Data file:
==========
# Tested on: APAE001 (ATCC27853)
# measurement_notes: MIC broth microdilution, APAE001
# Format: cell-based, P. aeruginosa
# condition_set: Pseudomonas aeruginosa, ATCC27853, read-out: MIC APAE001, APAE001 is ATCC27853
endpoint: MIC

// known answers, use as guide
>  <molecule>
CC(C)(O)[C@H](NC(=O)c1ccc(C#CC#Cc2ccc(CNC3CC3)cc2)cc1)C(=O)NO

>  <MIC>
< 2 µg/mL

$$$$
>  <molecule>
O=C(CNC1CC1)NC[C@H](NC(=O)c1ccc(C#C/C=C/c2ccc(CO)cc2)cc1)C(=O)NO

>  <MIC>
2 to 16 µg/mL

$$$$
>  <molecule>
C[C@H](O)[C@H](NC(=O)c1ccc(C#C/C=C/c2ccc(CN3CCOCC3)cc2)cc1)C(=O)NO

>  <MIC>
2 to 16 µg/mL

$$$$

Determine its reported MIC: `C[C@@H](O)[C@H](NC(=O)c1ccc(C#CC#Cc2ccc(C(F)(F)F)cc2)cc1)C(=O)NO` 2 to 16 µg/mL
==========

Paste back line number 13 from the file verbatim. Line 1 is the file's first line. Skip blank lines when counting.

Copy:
O=C(CNC1CC1)NC[C@H](NC(=O)c1ccc(C#C/C=C/c2ccc(CO)cc2)cc1)C(=O)NO